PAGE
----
I don’t pretend to be an expert on millennial or even post-millennial angst, but I do know a bad teen movie when I see one, and Before I Fall is one of the worst in years. Glomming onto the bizarro “teen suicide chic” craze that started in the YA (Young Adult) fiction world and transitioned to film and television with popular big screen adaptations of best-sellers like The Perks of Being a Wallflower, It’s Kind of a Funny Story, and Netflix’s white-hot 13 Reasons Why, Fall takes things one step further by borrowing its central conceit from the Bill Murray classic Groundhog Day. Yep, as improbable as it sounds, novelist Lauren Oliver actually wrote a teenage version of Groundhog Day revolving around a horrific suicide and someone decided to make a major motion picture out of it. For teens. Ah, ain’t Hollywood grand?
And though true fans of Groundhog Day will recall that pitch black suicide jokes abound in that film as well, in Fall the subject of suicide is used as just another cheesy, heavy-handed plot device – not unlike the various diseases that befall the noble, dying teens in YA “sick lit” smashes like The Fault in Our Stars and My Sister’s Keeper – to reel in teen audiences who either don’t know any better or don’t care that what they are watching has the emotional depth of a Petri dish.
I’m not saying you can’t make a good movie out of a story like the one told in Fall, and not having read the book I can’t really comment on the quality of the original content, but what I can tell you is that the film version of Fall is a disaster from start to finish.
Set during one long, reoccurring day in the life of seemingly perfect rich girl Samantha Kingston (played by Why Him’s Zoey Deutch) Fall follows Samantha and her posse of only-in-the-movies mean girls from one hopelessly clichéd high school tableau to the next as she desperately tries to unravel the mystery of why she is reliving the same day on an endless loop. And when I say endless, I mean it. For although Fall clocks in at a breezy 99 minutes, there are times when the movie truly feels like it will never end. Not helping matters at all is the film’s creepily on-the-nose soundtrack which features songs that feel like they were all test-marketed in a lab somewhere in Van Nuys to wring X-amount of tears from hormonally challenged teens.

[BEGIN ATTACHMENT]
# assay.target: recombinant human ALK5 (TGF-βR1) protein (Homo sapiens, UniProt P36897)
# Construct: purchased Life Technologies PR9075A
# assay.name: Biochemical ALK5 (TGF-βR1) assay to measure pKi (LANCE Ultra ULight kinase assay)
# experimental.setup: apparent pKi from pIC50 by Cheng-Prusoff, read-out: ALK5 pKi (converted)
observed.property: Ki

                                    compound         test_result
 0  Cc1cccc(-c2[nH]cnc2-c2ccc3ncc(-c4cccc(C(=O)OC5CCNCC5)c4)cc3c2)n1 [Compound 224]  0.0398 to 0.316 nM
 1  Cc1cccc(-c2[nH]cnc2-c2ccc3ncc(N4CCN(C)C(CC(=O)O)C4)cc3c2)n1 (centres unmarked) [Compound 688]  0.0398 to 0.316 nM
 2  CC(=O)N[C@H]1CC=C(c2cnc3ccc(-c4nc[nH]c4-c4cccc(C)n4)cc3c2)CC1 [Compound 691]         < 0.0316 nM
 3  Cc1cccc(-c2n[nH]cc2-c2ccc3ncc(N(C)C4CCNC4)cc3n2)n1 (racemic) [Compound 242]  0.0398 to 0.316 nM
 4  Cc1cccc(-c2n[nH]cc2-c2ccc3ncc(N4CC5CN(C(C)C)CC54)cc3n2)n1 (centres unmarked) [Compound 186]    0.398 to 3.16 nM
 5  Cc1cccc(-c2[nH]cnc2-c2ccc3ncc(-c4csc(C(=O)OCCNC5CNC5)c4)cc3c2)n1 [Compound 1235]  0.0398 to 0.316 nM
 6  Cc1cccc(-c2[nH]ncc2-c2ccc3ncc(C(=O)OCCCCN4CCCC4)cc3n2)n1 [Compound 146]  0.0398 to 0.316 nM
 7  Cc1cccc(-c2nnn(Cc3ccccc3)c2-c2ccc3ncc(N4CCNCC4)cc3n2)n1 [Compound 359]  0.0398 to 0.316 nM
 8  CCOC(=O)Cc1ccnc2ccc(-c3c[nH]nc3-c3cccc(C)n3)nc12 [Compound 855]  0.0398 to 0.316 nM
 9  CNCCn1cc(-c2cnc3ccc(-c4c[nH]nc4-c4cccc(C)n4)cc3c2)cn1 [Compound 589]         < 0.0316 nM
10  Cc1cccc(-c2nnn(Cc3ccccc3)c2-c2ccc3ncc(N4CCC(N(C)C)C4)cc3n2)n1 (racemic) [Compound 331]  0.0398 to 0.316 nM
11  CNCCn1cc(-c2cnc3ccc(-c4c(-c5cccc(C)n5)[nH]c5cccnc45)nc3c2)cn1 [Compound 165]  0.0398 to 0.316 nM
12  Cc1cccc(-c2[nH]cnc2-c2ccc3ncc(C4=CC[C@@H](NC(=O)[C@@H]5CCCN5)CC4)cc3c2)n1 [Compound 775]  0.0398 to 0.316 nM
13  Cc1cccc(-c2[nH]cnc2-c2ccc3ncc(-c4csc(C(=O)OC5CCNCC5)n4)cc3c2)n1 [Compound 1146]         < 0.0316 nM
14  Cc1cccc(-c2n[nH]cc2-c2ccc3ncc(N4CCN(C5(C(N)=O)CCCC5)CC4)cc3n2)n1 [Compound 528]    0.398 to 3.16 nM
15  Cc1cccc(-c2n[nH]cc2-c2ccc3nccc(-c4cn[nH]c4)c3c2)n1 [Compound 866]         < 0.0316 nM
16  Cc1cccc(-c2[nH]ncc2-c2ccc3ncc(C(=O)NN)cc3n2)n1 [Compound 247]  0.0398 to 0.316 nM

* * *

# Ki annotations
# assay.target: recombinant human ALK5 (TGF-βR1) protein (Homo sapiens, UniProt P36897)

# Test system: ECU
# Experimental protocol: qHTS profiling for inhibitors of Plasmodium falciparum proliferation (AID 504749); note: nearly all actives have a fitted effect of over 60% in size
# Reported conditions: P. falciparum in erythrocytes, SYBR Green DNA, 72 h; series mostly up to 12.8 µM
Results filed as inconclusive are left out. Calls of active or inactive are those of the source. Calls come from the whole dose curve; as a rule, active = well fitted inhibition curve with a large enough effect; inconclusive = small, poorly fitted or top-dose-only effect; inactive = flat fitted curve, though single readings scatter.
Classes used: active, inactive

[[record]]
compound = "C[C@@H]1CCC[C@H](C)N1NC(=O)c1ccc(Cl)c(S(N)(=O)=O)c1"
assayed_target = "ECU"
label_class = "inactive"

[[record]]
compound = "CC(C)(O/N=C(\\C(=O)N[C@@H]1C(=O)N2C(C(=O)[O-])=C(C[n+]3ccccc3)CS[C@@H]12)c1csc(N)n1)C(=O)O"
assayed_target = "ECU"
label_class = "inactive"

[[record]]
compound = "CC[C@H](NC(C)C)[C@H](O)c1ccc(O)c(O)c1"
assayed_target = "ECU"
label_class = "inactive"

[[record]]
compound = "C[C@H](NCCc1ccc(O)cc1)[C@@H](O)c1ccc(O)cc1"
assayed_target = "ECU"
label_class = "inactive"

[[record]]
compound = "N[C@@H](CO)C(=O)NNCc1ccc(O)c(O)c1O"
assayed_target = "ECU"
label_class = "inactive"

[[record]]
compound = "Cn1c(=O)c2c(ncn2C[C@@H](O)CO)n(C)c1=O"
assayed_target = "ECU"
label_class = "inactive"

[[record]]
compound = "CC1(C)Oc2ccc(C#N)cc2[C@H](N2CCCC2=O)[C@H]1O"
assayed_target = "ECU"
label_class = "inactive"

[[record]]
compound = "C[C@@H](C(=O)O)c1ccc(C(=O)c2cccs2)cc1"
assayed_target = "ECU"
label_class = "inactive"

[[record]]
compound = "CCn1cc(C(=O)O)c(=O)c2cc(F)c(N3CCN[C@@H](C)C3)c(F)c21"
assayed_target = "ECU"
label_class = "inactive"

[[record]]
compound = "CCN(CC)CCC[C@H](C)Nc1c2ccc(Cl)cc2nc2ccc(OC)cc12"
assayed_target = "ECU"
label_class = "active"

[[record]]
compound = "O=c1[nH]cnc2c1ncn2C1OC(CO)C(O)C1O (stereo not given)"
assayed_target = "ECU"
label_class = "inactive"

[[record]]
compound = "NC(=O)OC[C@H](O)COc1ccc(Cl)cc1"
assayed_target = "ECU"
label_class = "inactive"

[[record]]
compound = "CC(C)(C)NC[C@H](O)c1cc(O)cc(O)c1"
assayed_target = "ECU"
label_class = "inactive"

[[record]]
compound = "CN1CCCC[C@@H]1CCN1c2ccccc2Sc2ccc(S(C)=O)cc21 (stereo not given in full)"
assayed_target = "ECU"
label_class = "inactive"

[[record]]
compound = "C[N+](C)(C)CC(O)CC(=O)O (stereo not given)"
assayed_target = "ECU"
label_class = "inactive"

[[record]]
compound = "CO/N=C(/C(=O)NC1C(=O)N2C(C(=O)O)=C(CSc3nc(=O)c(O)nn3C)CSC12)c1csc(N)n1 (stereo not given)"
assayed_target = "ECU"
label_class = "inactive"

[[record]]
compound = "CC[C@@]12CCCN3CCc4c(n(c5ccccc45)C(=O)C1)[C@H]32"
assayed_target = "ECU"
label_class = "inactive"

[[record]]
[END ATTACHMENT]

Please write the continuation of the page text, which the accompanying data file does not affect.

Directed by indie helmer Ry Russo-Young – whose Nobody Walks took home a Special Jury Prize at Sundance in 2012 – Fall was written by fellow art house vet Maria Maggenti (The Incredibly True Adventure of Two Girls in Love) so, on paper at least, the pair must have seemed like the perfect duo to bring this genre-tripping teen drama to life onscreen. Unfortunately, they failed miserably at every turn. And though you’d be hard pressed to get a refund from the airline after watching it, Fall is easily the dumbest, most insanely unsatisfying film to grace IFE screens this month.
That said, the cast of young actors featured in the film are surprisingly good. Particularly noteworthy are Halston Sage (Paper Towns), Cynthy Wu (The Catch), and Medalion Rahimi (Still Star-Crossed) who all shine as Samantha’s gaggle of mean-spirited besties and The Walking Dead’s Logan Miller as Kent, the nerd with the heart of gold who may or may not hold the key to Samantha’s heart. And though Jennifer Beals (Flashdance, The L Word) is also very good in a thankless role as Samantha’s mom, the only thing that made this film remotely watchable during its most annoying moments was Deutch.
This is the second film I’ve seen Deutch in – after Richard Linklater’s hugely disappointing Everybody Wants Some!! – where her inherent charisma and movie star good looks completely outshine the drivel she’s given to work with. Raw, real and immensely watchable, Deutch is a young actress on the cusp of serious stardom just waiting for the right movie to push her over the edge. Sadly, Fall is not that film.
Now playing on select American Airlines and Delta flights worldwide, Before I Fall is also available via streaming at iTunes, Google Play and Amazon Video.